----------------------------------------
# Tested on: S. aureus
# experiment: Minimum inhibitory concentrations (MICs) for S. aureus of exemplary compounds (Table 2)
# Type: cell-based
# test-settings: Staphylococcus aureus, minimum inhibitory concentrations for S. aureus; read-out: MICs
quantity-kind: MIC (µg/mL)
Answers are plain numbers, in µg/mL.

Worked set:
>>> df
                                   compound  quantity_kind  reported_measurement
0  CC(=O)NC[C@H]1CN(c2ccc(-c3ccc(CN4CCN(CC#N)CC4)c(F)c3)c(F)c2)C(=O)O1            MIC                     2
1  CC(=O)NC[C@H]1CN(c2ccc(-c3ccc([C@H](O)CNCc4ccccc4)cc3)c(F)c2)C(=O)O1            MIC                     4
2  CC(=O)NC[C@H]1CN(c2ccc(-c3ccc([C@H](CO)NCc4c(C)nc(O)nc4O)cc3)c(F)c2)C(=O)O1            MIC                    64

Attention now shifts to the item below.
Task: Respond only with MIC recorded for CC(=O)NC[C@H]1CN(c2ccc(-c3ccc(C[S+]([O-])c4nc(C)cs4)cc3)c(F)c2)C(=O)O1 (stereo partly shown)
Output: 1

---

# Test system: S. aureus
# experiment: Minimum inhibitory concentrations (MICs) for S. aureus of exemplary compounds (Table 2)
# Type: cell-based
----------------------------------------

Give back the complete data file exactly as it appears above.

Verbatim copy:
# Tested on: S. aureus
# experiment: Minimum inhibitory concentrations (MICs) for S. aureus of exemplary compounds (Table 2)
# Type: cell-based
# test-settings: Staphylococcus aureus, minimum inhibitory concentrations for S. aureus; read-out: MICs
quantity-kind: MIC (µg/mL)
Answers are plain numbers, in µg/mL.

Worked set:
>>> df
                                   compound  quantity_kind  reported_measurement
0  CC(=O)NC[C@H]1CN(c2ccc(-c3ccc(CN4CCN(CC#N)CC4)c(F)c3)c(F)c2)C(=O)O1            MIC                     2
1  CC(=O)NC[C@H]1CN(c2ccc(-c3ccc([C@H](O)CNCc4ccccc4)cc3)c(F)c2)C(=O)O1            MIC                     4
2  CC(=O)NC[C@H]1CN(c2ccc(-c3ccc([C@H](CO)NCc4c(C)nc(O)nc4O)cc3)c(F)c2)C(=O)O1            MIC                    64

Attention now shifts to the item below.
Task: Respond only with MIC recorded for CC(=O)NC[C@H]1CN(c2ccc(-c3ccc(C[S+]([O-])c4nc(C)cs4)cc3)c(F)c2)C(=O)O1 (stereo partly shown)
Output: 1

---

# Test system: S. aureus
# experiment: Minimum inhibitory concentrations (MICs) for S. aureus of exemplary compounds (Table 2)
# Type: cell-based